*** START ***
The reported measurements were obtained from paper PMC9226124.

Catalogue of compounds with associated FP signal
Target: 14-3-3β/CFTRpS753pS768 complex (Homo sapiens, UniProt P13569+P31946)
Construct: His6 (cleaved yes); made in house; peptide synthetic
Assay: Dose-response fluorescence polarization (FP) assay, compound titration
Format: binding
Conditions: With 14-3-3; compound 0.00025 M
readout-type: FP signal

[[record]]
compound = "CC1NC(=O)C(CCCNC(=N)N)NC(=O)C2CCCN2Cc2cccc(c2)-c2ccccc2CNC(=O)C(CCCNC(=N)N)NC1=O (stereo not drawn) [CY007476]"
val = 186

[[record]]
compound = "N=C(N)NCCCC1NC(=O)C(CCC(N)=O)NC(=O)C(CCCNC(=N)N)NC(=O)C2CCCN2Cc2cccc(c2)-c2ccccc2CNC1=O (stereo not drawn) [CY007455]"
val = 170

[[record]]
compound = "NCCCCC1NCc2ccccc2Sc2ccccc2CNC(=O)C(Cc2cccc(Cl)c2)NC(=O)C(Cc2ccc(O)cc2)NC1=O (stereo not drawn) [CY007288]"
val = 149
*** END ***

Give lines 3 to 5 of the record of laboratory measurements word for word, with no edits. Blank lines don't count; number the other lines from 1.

Target: 14-3-3β/CFTRpS753pS768 complex (Homo sapiens, UniProt P13569+P31946)
Construct: His6 (cleaved yes); made in house; peptide synthetic
Assay: Dose-response fluorescence polarization (FP) assay, compound titration